Some believe that Elijah was alive at the time of Christ, in the person of John the Baptist. Although Christ said that John the Baptist was the Elijah to come (Matthew 17:12-13), other Scriptures explain that John had come in the spirit and the power of Elijah (Luke 1:17) — not that he was the reincarnated Elijah, or that Elijah had never died and that he appeared now as John the Baptist (Note, too, that John was BORN as a little baby to Zacharias and Elizabeth).
To quote from the Worldwide Church of God’s booklet, “Where are Enoch and Elijah?”, copyright 1957, 1973:
“Luke said that John was ‘in the spirit and power of Elijah,’ NOT that he was literally Elijah. That Elijah had died centuries before. But John the Baptist was empowered by the same spirit which had guided the Elijah of old to point Israel’s eyes to the true God, and for much the same purpose.”
Some believe that Elijah is still alive and that he will return, perhaps as one of the two witnesses, just prior to Christ’s Second Coming. They point at Malachi 4:5-6, stating that “I will send you Elijah the prophet Before the coming of the great and dreadful day of the LORD. And he will turn The hearts of the fathers to the children, And the hearts of the children to their fathers, Lest I come and strike the earth with a curse.” We also read that Christ said that in addition to John the Baptist, another Elijah “is coming first and will restore all things” (Matthew 17:11).
These Scriptures do not say that God would send, just prior to Christ’s Second Coming, the literal ancient Elijah. Rather, Christ announced that God would send someone “in the spirit and the power of Elijah,” to fulfill that prophecy.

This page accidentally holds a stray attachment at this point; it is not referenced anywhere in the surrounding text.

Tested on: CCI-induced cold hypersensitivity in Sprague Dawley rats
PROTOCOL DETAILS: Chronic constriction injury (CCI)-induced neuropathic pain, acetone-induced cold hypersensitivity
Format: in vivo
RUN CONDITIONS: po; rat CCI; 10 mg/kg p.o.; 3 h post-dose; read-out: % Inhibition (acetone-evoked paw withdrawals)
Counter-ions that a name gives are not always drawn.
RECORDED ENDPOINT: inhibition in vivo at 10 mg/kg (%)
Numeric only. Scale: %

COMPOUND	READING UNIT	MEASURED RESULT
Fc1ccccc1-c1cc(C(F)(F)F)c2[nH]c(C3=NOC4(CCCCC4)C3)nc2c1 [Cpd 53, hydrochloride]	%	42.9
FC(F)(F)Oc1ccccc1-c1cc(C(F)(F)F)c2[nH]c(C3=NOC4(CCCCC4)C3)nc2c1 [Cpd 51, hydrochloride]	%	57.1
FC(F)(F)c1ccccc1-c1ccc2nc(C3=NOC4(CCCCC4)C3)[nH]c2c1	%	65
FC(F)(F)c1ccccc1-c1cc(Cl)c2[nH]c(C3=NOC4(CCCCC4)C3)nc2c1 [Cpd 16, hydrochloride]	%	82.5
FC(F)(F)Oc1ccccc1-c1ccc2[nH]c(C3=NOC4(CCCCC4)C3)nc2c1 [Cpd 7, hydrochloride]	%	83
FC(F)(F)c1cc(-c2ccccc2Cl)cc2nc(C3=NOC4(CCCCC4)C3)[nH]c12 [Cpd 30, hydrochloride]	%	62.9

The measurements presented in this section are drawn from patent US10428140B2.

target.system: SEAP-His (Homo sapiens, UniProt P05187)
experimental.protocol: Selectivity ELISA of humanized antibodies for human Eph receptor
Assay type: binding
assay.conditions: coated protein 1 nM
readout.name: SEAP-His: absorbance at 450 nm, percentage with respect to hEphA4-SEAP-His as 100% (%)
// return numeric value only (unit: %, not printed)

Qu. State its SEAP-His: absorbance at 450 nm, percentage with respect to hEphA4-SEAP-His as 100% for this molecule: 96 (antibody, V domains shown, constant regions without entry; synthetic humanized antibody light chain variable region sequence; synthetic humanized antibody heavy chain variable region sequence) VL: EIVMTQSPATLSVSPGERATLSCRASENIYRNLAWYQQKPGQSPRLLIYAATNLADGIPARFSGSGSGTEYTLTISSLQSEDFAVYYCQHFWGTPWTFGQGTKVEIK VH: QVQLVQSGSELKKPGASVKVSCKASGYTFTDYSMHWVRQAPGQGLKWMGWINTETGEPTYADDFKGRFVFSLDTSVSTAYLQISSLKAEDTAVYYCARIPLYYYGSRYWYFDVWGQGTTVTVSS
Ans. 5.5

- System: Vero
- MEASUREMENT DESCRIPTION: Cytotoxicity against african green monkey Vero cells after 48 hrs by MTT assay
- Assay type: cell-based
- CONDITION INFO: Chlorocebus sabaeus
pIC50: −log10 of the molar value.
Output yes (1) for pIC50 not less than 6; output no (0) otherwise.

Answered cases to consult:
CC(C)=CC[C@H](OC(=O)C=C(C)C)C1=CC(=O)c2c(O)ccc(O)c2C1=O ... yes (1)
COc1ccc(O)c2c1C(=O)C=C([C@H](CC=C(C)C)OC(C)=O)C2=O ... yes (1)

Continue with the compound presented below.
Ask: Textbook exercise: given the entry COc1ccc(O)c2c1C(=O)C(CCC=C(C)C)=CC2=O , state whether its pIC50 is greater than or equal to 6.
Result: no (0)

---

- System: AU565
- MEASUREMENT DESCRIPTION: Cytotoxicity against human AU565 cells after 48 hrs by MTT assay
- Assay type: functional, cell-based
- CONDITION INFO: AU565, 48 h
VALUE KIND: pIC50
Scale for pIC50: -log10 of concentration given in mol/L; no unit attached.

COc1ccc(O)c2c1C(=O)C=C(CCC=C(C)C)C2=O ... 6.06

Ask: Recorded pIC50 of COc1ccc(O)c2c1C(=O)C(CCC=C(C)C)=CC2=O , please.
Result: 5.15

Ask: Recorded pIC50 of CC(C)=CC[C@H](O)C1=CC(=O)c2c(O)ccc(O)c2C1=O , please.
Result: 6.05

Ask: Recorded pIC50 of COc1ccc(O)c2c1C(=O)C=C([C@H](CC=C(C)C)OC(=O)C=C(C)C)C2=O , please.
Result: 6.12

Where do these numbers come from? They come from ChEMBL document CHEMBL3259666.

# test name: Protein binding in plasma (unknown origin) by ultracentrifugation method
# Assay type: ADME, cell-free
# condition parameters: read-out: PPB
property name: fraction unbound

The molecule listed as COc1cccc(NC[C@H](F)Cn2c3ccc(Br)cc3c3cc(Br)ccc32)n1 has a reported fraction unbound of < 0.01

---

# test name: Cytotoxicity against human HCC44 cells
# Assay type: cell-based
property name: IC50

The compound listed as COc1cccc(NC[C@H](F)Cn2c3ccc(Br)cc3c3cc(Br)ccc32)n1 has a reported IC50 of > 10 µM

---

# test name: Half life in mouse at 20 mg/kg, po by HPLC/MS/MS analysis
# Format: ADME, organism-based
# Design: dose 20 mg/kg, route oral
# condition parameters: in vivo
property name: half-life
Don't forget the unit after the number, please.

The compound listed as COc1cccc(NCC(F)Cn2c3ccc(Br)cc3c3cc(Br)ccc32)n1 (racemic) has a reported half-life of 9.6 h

We have long understood that the Elijah commission is given to the end-time Church of God. Mr. Armstrong, the late human leader of the Church of God, fulfilled his part of the Elijah commission, but the commission is ongoing and did not stop, when Mr. Armstrong died. The restoration of all things has not occurred yet, and it will not have been accomplished at the time of Christ’s return. It is Christ, as Acts 3:21 points out, who will restore all things, but it is His Church who will help Him fulfill this task, throughout the Millennium and beyond (Revelation 3:21; Romans 8:18-21). In any event, the Bible does not teach that the ancient literal Elijah will appear, prior to Christ’s return, to restore all things.
It is correct, however, that the two witnesses will apparently have similar powers as Moses and Elijah had (Revelation 11:3-6). This does not say, however, that the literal Moses and the literal Elijah will appear as the two witnesses; rather, the two witnesses will receive the same kind of POWER from God that God had given to ancient Moses (Deuteronomy 34:10-12) and Elijah. Note that it is reported in Scripture that Moses died; that God buried him; and that his grave is unknown (Deuteronomy 34:5-6). Again, Hebrews 11:39-40 teaches that Moses will be resurrected from the dead, at the time of Christ’s Second Coming — and not before then. This means that he cannot be one of the two witnesses. The same is obviously true, then, for Elijah — he, too, died, and awaits his resurrection from the dead. He is not one of the two witnesses, either.
To quote, in conclusion, from the above-mentioned booklet, “Where are Enoch and Elijah?”: “Elijah is dead in the dust of the earth awaiting the resurrection of the just. Elijah, some years after being removed in the whirlwind, went to the grave, but will rise again to live forevermore!”